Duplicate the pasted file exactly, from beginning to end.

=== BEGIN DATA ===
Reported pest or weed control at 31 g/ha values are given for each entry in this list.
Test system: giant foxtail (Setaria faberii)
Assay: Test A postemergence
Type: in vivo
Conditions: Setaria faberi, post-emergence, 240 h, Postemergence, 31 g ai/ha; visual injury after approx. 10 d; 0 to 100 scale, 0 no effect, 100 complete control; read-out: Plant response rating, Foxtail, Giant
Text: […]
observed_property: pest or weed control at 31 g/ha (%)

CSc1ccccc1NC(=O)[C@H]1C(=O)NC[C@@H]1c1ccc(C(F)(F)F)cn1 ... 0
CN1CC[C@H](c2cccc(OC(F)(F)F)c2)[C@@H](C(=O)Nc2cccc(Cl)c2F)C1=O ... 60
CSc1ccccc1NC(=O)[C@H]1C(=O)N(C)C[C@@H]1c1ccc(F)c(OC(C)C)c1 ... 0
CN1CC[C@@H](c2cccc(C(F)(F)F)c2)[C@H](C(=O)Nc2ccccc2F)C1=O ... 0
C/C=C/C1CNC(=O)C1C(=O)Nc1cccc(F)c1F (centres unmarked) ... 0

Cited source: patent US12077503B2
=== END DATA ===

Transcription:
Reported pest or weed control at 31 g/ha values are given for each entry in this list.
Test system: giant foxtail (Setaria faberii)
Assay: Test A postemergence
Type: in vivo
Conditions: Setaria faberi, post-emergence, 240 h, Postemergence, 31 g ai/ha; visual injury after approx. 10 d; 0 to 100 scale, 0 no effect, 100 complete control; read-out: Plant response rating, Foxtail, Giant
Text: […]
observed_property: pest or weed control at 31 g/ha (%)

CSc1ccccc1NC(=O)[C@H]1C(=O)NC[C@@H]1c1ccc(C(F)(F)F)cn1 ... 0
CN1CC[C@H](c2cccc(OC(F)(F)F)c2)[C@@H](C(=O)Nc2cccc(Cl)c2F)C1=O ... 60
CSc1ccccc1NC(=O)[C@H]1C(=O)N(C)C[C@@H]1c1ccc(F)c(OC(C)C)c1 ... 0
CN1CC[C@@H](c2cccc(C(F)(F)F)c2)[C@H](C(=O)Nc2ccccc2F)C1=O ... 0
C/C=C/C1CNC(=O)C1C(=O)Nc1cccc(F)c1F (centres unmarked) ... 0

Cited source: patent US12077503B2